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Broken Wings

Broken Wings, is part of an English National Ballet’s triple bill. Annabelle Lopez Ochoa’s Broken Wings tells the story of one of the most iconic artists of the 20th century, Frida Kahlo, from her life-changing accident as a teenager to her stormy relationship with painter Diego Rivera. Broken Wings marks the second collaboration between Peter, Lopez Ochoa and director Nancy Meckler; their first being the award-winning A Streetcar Named Desire for the Scottish Ballet.

English National Ballet
Nancy Meckler
Annabelle Lopez Ochoa
Dieuweke van Reij
Lighting design:
Vinny Jones


At any rate, the piece that breaks that cycle of Rojo’s, opens this programme and inspired Perry’s offering, turns out to be really rather special. Entitled Broken Wings, and reuniting Lopez Ochoa, Meckler and Streetcar composer Peter Salem, it explores the life and mind of the celebrated Mexican painter Frida Kahlo (1907-1954).

It begins noirishly and abstractly, with the young Kahlo (Rojo) emerging on top of a large cube, surrounded by a part-playful, part-menacing cohort of demons adroitly decked out as Day of the Dead participants. Thereafter, these characters – deftly conceived, unmistakably Mexican emblems of psychological torment and malign fortune– are never far away, constantly waiting to pounce. As, indeed, they soon do.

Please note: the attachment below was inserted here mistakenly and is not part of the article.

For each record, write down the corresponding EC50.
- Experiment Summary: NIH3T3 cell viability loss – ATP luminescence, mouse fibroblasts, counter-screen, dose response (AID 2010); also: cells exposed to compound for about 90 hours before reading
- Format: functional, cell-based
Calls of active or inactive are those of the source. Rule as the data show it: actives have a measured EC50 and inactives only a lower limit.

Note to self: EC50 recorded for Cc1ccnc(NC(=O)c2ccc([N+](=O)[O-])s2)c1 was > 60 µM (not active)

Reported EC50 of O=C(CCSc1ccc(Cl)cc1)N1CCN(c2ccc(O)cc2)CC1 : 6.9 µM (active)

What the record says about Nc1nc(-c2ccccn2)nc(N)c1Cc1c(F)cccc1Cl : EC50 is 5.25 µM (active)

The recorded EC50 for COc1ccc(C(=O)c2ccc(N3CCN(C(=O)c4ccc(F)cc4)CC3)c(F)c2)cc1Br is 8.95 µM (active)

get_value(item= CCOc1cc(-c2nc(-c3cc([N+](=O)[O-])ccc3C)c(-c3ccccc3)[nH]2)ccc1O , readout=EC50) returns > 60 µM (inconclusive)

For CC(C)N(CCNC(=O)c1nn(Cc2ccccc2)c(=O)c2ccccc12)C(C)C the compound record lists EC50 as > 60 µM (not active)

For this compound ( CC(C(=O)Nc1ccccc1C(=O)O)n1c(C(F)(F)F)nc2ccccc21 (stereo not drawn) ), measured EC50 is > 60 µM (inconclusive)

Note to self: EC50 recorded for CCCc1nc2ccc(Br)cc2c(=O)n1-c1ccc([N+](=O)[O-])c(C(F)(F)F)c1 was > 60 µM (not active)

With Rojo effortlessly passing for 18, Kahlo dances an engagingly carefree duet with a young fellow (Cesar Corrales), whereupon Salem’s light-hearted but rhythmically complex music suddenly screeches to a halt, the colour instantly drains from the stage, and she is brutally snatched into the air by her skeletal coterie.

Mark Monahan 14 Apr 2016

Peter Salem’s tuneful mix of South American style tunes fits the action perfectly.

Stuart Sweeney 14 Apr 2016

Photos: Laurent Liota